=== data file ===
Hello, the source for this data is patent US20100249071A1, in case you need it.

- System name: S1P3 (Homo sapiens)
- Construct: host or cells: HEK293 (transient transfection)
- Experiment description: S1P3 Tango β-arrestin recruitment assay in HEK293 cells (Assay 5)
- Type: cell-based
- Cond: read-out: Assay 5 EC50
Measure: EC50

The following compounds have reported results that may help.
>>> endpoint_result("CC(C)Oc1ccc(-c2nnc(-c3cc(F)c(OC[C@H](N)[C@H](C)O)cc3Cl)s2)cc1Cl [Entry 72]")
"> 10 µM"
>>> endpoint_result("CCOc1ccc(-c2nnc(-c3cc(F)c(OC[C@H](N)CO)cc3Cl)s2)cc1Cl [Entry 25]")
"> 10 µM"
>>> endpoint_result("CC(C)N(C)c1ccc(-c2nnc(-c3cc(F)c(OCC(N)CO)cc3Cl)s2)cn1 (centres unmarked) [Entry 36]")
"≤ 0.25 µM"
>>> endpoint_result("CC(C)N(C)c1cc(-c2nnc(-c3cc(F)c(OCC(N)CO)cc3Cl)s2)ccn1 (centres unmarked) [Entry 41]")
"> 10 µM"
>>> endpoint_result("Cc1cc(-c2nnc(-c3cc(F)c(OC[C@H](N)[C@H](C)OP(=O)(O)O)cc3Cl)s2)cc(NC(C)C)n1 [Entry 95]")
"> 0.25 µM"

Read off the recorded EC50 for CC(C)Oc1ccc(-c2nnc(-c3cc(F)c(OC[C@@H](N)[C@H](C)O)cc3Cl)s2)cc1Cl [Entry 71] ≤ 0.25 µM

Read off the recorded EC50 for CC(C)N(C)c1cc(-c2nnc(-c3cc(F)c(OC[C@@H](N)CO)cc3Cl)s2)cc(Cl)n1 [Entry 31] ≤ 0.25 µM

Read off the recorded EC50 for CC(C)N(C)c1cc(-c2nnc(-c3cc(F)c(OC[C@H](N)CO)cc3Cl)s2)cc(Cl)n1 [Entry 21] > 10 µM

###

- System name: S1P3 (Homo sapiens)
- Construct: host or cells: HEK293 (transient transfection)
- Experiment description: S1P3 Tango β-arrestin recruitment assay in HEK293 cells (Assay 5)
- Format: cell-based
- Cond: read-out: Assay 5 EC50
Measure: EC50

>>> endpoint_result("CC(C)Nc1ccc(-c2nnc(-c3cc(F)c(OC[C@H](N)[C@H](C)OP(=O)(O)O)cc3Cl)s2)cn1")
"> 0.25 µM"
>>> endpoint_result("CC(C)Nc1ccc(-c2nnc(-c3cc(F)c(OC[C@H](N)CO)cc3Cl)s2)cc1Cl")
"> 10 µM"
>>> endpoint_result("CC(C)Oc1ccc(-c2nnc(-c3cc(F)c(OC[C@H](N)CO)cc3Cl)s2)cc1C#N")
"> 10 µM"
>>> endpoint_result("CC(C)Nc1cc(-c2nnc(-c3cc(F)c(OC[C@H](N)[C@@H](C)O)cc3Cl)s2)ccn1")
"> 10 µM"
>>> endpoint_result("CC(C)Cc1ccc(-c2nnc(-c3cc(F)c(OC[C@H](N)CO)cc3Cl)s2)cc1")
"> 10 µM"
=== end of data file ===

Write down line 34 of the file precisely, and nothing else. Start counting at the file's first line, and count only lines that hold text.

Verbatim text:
"> 10 µM"